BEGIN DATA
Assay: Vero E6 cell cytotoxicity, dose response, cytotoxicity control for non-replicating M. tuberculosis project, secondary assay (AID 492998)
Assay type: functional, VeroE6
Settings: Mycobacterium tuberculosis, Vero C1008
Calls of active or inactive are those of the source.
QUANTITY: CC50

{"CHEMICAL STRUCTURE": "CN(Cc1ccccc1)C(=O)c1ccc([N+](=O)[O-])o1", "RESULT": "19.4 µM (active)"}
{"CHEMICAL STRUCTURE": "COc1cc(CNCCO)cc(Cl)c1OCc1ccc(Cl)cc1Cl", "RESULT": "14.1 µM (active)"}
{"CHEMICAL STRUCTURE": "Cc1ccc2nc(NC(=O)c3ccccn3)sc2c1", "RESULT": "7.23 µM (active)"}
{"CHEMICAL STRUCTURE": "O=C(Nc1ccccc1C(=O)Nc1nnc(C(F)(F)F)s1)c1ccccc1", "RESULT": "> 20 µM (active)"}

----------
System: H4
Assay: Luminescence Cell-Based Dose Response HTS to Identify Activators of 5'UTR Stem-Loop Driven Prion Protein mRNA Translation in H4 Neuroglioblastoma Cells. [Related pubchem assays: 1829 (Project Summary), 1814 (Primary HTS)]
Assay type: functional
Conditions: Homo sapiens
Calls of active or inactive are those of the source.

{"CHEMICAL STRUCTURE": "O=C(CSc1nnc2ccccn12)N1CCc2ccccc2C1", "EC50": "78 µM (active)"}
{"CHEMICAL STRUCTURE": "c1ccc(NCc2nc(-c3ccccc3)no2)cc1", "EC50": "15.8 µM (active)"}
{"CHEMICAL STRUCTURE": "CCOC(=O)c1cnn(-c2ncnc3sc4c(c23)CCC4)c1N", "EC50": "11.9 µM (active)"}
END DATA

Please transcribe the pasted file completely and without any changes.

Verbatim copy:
Assay: Vero E6 cell cytotoxicity, dose response, cytotoxicity control for non-replicating M. tuberculosis project, secondary assay (AID 492998)
Assay type: functional, VeroE6
Settings: Mycobacterium tuberculosis, Vero C1008
Calls of active or inactive are those of the source.
QUANTITY: CC50

{"CHEMICAL STRUCTURE": "CN(Cc1ccccc1)C(=O)c1ccc([N+](=O)[O-])o1", "RESULT": "19.4 µM (active)"}
{"CHEMICAL STRUCTURE": "COc1cc(CNCCO)cc(Cl)c1OCc1ccc(Cl)cc1Cl", "RESULT": "14.1 µM (active)"}
{"CHEMICAL STRUCTURE": "Cc1ccc2nc(NC(=O)c3ccccn3)sc2c1", "RESULT": "7.23 µM (active)"}
{"CHEMICAL STRUCTURE": "O=C(Nc1ccccc1C(=O)Nc1nnc(C(F)(F)F)s1)c1ccccc1", "RESULT": "> 20 µM (active)"}

----------
System: H4
Assay: Luminescence Cell-Based Dose Response HTS to Identify Activators of 5'UTR Stem-Loop Driven Prion Protein mRNA Translation in H4 Neuroglioblastoma Cells. [Related pubchem assays: 1829 (Project Summary), 1814 (Primary HTS)]
Assay type: functional
Conditions: Homo sapiens
Calls of active or inactive are those of the source.

{"CHEMICAL STRUCTURE": "O=C(CSc1nnc2ccccn12)N1CCc2ccccc2C1", "EC50": "78 µM (active)"}
{"CHEMICAL STRUCTURE": "c1ccc(NCc2nc(-c3ccccc3)no2)cc1", "EC50": "15.8 µM (active)"}
{"CHEMICAL STRUCTURE": "CCOC(=O)c1cnn(-c2ncnc3sc4c(c23)CCC4)c1N", "EC50": "11.9 µM (active)"}